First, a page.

During one the band’s early 80s tours, the night before a show in Lakeland, Florida, some friends and I went to the hotel where the band was staying and managed to find out which floor they were on. This was in the days of little to no security, so we had no problems roaming the corridors of the hotel. At one point during the night, “the Big Man,” as Clemons was fondly called, came wandering out into the hallway wearing only his underwear. He smiled and nodded at us — I think he might have even murmured “Howya doin’” or something like that — and then shuffled off in search of more ice. Ah, those brushes with greatness!

 

I was thinking about Clarence again this week as I listened to Springsteen’s amazing Hammersmith Odeon London ’75 live album. That double CD has some great early-period Springsteen songs, all of them punctuated by Clarence’s vibrant sax playing. These live recordings really embody what was so wonderful, and vital, about Springsteen’s music. But listening to this album also shows that it wasn’t just Bruce’s songs and charisma that thrilled audiences; it was a band effort. Listen to these songs, smile and remember the greatness of Bruce, Clarence, and the band. I’ve decided that their version of “Quarter to Three,” the old Gary U.S. Bonds hit that’s one of the encores on Hammersmith Odeon, will be a great way to ring in the New Year this weekend. Play it loud!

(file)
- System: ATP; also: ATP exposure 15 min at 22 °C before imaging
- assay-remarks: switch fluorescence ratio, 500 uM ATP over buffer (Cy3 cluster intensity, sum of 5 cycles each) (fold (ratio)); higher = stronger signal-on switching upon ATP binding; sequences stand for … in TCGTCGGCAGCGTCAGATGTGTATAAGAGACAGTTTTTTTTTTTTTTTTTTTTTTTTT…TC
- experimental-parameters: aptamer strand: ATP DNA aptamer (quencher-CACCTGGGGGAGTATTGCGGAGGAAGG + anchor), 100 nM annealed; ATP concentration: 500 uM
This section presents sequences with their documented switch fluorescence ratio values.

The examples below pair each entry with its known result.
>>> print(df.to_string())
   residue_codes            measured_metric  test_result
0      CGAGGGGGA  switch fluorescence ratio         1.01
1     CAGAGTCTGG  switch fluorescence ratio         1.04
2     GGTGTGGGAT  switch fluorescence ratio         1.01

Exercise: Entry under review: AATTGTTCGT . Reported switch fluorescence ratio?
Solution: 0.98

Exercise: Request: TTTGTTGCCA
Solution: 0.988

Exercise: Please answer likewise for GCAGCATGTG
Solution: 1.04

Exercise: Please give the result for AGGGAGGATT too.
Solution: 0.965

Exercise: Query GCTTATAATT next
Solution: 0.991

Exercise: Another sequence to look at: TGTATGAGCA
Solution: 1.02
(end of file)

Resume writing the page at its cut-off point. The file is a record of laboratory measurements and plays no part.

Kathein Treasure Trees

During the full moon period of Tazaungmon in November — the same time as the famous balloon festival in Taunggyi — there is also a ceremony called Kathein that is held in villages and cities throughout Myanmar. During this important ceremony an offering of “Holy Robes” are given to monks in area monasteries.